Club apparel shows school spirit and diversity in student interests

photo: Severine Stier

photo: Severine Stier

These days, club apparel is everywhere—from wristbands to T-shirts to heavy sweatshirts in the cooler months, clothing that supports student organizations can be seen throughout the hallways. Club apparel has become a popular phenomenon among members of the student body, acting as both a good way for clubs to raise money and a means to spread awareness about their causes.

T-shirts are convenient for clubs to sell as they can be bought in large quantities. For this reason, they are one of the more common examples of club apparel. “[T-shirts are] something you can … easily buy,” said Adam Inbar ’15, a co-founder of Save the Elephants Club. Customizable T-shirts are readily available online, and through sites like CustomInk.com and Zazzle.com, clubs are able to design their own logos and signature looks.

Aside from convenience, other clubs have different reasons for selling T-shirts as their choice apparel. Said Futsal Club co-leader Shannon Pawlak ’15, “It’s been a tradition for [Futsal Club to] do T-shirts. We always have funny sayings on the back.”

T-shirts, when containing witty sayings, can also attract supporters that would otherwise not be drawn to the club. “We hope people think [that they are] funny and will come to [Futsal Club],” described Pawlak. “We have a lot of people who wear the shirts but aren’t actually part of the club … It just gets awareness out.”

T-shirts sold by Save the Elephants Club not only increase knowledge of the club itself but also draw attention to the cause the club advocates. For Save the Elephants, it’s about promoting awareness of the world’s endangered elephant population. “It’s about getting the message out. [When] you see a huge elephant on the shirt, you automatically know what our cause is,” said Inbar.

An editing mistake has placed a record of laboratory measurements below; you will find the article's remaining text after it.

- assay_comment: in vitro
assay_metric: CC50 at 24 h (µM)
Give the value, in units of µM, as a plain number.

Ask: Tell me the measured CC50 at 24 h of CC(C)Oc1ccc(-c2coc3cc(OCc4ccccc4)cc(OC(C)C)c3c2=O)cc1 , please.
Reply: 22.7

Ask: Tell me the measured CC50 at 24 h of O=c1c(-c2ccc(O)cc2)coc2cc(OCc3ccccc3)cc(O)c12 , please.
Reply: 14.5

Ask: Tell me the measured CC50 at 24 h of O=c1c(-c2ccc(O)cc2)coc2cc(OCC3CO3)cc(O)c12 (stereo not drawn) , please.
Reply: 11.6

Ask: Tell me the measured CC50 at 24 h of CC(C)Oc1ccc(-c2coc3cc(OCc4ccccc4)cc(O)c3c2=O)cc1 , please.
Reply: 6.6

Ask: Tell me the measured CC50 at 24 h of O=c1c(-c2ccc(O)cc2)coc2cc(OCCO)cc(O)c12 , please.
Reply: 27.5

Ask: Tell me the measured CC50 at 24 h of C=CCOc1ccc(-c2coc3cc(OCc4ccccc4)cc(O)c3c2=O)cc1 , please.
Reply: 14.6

“Clubs usually sell apparel to … help with the cost of having a club at Princeton High School,” said Chris Rosca ’16. “If apparel is nicely designed and kids generally like it, then I think it’s an effective way to [make money],” said Rosca.

Despite the benefits of the T-shirt sales, spending money that may produce profit is always a risky financial venture, as described Jennie Chen ’15. “[The success of apparel] depends on how intelligently people sell their shirts, because sometimes they sell them for a profit but [other times], it’s made at a loss,” said Chen. Nonetheless, the sale of apparel usually benefits clubs, she said.

The sale of clothing simultaneously allows students to see the variety of interests at PHS. A diverse amount of student activities and passions are able to be seen through just what the student body chooses to wear, both in and outside school. “I think it’s a great way for people walking around to see the different clubs and different organizations that our school promotes,” said Ellie Maltby ’15, co-leader of The 101: Fund.

Apparel also produces the same effect of emphasizing major ideas and creating a sense of unification. “When everyone can wear something that they all have, it’s unifying,” said Maltby. “The outward presentation of knowing that you’re part of a group, and letting everyone recognize it [is important],” said Maltby.

Overall, apparel lets others see what students are passionate about, whether it’s a sport, concept, or cause. “It’s [good for people to know] that we care about these things, and that we are willing to donate money towards the cause,” said Inbar.